Even death can’t stop genius.
So, David Bowie passed over a year ago now. At the time, I wasn’t as affected as I would be now. There may be shame in it, but I took his death as an oppurtunity not only to explore and love his works and what he’s done, but also properly widen my music tastes. However, this isn’t a memoriam piece, this is a review. Releasing a year after his final record Blackstar, and almost a year after his death, No Plan is an EP compiled of songs written for the Broadway musical Lazarus and were recorded during the Blackstar sessions. Now, after listening to Blackstar a good number of times and really letting Bowie’s life and death affect me in some way, this is my first time listening to one of his records with this state of mind, which will prove interesting in reception of it, for me, obviously. You guys are all just gonna be looking for that high-
class, formal n’ impeckabley ritten music journalism that I always provide.
Opening the EP is Lazarus, lead single from Blackstar and a cut that most clearly references the artist’s impending death, making it a very haunting and harrowing listen. Lyrics like “Look up here/I’m in Heaven/I’ve got scars/That can’t be seen“, along with sombre bass and horns, truly make this an emotional song at the least. I mean, musically, it’s brilliantly layered and rich, but what else would you expect? I really can’t flaw this song all too much.
After this is lead single, the titular No Plan. Immediately, we are treated to something a bit lighter, albeit with a more sinister edge. The sparce instrumental intro, definied by the eerie guitar plucking, is then flipped on its head when the vocals begin, filling out into something a bit warmer, as if Bowie’s presence adds an element of comfort perhaps. The simple but well-executed drum patterns and full bass parts really accent this, along with the spacey piano and guitar, to give the listener an intergalactic experience.
After this, we have Killing A Little Time. Sonically, the differences between this track and the rest on the EP are vastly apparent, opening with some harsh electric guitar parts and a jazzy but heavy drum part, with a wild beat being held down by a constant ride cymbal akin to an untamed lion tied to a sleeping bear… that’s made of ride… cymbals?? Umm…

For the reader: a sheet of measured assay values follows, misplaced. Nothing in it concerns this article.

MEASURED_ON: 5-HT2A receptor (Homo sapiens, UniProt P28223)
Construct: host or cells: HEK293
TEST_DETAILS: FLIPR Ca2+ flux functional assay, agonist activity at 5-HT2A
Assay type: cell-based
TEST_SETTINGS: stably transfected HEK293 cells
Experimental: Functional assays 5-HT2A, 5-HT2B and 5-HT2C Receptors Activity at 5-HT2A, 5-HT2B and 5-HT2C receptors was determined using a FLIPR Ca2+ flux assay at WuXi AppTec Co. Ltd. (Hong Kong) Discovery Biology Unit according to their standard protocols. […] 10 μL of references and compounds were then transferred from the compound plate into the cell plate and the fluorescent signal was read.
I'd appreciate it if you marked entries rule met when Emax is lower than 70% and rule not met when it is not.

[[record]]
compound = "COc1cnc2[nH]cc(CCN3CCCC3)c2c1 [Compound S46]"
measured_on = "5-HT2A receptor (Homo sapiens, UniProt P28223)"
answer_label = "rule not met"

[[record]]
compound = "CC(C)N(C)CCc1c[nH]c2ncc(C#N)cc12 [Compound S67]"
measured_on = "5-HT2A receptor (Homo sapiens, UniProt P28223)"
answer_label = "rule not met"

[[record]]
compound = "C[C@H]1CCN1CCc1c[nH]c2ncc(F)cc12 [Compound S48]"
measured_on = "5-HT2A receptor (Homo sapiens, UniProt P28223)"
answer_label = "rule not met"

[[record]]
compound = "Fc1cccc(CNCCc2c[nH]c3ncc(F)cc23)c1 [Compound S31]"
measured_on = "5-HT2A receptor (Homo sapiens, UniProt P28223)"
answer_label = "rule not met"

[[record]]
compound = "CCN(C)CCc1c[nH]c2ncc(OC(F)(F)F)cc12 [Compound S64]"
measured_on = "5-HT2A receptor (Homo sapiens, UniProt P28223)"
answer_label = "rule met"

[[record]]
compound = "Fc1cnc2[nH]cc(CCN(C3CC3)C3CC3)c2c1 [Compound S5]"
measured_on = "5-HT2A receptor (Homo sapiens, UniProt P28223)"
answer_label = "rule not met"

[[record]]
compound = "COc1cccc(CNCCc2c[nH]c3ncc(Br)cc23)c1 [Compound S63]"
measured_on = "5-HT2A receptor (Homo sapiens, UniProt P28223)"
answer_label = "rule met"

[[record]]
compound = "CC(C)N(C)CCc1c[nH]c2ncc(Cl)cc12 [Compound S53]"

Anyway, it’s a welcome shift in pace from the downtempo singles that open the album, with Bowie’s vocal performance, though very ragged as a lot of the songs from this and Blackstar, still having an element of youthful swagger to them, with his thematic and sometimes foul-mouthed lyrics bringing a smile to my face.
Finally, we have closer When I Met You, which slows the pace down from the breakneck song before it but also keeps things light with a melodic bass part and chilled beat. It’s a very groovy alt rock-tinged number with a lot of pop tendencies, including some euphoric synthesizers. The pleasant nature of the song really wouldn’t be home on Blackstar so I’m happy that I can listen to it outside of that context. It also serves as a really nice closer to the EP, especially considering the dark nature of the opener.
Overall, David Bowie’s No Plan EP is just so, for lack of a better word, nice. I mean, maybe that’s an understatement, but it reminds us that, after Blackstar, Bowie was the guy to bring the party and the happiness to people’s lives, though maybe that might just be the When I Met You speaking, I dunno. Nonetheless, for a collection of afterthoughts, it keeps a great structure and shows just how good he was — and he was the best.
I think it’d be a bit silly to give this a rating out of 100, so I’m gonna just say that it is very good.
Lots of hugs, kisses and lacerations